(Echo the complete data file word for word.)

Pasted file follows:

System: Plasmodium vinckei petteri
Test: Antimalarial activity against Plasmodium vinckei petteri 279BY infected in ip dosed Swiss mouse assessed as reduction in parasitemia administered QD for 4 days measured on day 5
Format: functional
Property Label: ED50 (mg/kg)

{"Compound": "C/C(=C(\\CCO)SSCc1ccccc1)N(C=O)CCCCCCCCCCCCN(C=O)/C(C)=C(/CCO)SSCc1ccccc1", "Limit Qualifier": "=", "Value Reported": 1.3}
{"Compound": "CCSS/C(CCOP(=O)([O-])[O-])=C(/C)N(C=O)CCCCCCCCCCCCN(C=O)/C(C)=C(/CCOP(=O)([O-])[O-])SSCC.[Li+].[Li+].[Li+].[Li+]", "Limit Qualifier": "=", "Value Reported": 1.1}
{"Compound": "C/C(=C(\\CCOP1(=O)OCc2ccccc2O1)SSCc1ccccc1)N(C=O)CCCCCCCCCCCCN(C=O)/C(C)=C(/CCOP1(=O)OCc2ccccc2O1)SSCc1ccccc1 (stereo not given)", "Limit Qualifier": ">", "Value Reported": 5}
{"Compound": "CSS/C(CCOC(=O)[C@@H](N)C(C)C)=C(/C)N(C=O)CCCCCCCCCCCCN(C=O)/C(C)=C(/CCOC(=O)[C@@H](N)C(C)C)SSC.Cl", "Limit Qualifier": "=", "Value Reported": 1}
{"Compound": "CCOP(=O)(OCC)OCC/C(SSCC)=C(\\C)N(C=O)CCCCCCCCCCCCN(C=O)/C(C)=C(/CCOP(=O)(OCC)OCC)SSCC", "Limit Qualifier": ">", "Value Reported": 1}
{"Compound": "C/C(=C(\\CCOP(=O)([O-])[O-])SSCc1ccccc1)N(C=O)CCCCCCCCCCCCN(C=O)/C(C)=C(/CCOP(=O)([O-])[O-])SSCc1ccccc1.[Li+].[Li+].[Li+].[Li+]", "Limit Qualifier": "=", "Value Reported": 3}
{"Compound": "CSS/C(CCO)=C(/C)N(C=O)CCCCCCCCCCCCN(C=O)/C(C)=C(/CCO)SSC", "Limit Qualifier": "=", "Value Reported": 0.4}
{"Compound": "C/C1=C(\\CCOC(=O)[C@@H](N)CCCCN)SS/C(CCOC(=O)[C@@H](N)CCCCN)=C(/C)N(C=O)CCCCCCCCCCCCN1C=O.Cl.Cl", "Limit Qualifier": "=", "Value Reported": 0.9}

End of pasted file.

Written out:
System: Plasmodium vinckei petteri
Test: Antimalarial activity against Plasmodium vinckei petteri 279BY infected in ip dosed Swiss mouse assessed as reduction in parasitemia administered QD for 4 days measured on day 5
Format: functional
Property Label: ED50 (mg/kg)

{"Compound": "C/C(=C(\\CCO)SSCc1ccccc1)N(C=O)CCCCCCCCCCCCN(C=O)/C(C)=C(/CCO)SSCc1ccccc1", "Limit Qualifier": "=", "Value Reported": 1.3}
{"Compound": "CCSS/C(CCOP(=O)([O-])[O-])=C(/C)N(C=O)CCCCCCCCCCCCN(C=O)/C(C)=C(/CCOP(=O)([O-])[O-])SSCC.[Li+].[Li+].[Li+].[Li+]", "Limit Qualifier": "=", "Value Reported": 1.1}
{"Compound": "C/C(=C(\\CCOP1(=O)OCc2ccccc2O1)SSCc1ccccc1)N(C=O)CCCCCCCCCCCCN(C=O)/C(C)=C(/CCOP1(=O)OCc2ccccc2O1)SSCc1ccccc1 (stereo not given)", "Limit Qualifier": ">", "Value Reported": 5}
{"Compound": "CSS/C(CCOC(=O)[C@@H](N)C(C)C)=C(/C)N(C=O)CCCCCCCCCCCCN(C=O)/C(C)=C(/CCOC(=O)[C@@H](N)C(C)C)SSC.Cl", "Limit Qualifier": "=", "Value Reported": 1}
{"Compound": "CCOP(=O)(OCC)OCC/C(SSCC)=C(\\C)N(C=O)CCCCCCCCCCCCN(C=O)/C(C)=C(/CCOP(=O)(OCC)OCC)SSCC", "Limit Qualifier": ">", "Value Reported": 1}
{"Compound": "C/C(=C(\\CCOP(=O)([O-])[O-])SSCc1ccccc1)N(C=O)CCCCCCCCCCCCN(C=O)/C(C)=C(/CCOP(=O)([O-])[O-])SSCc1ccccc1.[Li+].[Li+].[Li+].[Li+]", "Limit Qualifier": "=", "Value Reported": 3}
{"Compound": "CSS/C(CCO)=C(/C)N(C=O)CCCCCCCCCCCCN(C=O)/C(C)=C(/CCO)SSC", "Limit Qualifier": "=", "Value Reported": 0.4}
{"Compound": "C/C1=C(\\CCOC(=O)[C@@H](N)CCCCN)SS/C(CCOC(=O)[C@@H](N)CCCCN)=C(/C)N(C=O)CCCCCCCCCCCCN1C=O.Cl.Cl", "Limit Qualifier": "=", "Value Reported": 0.9}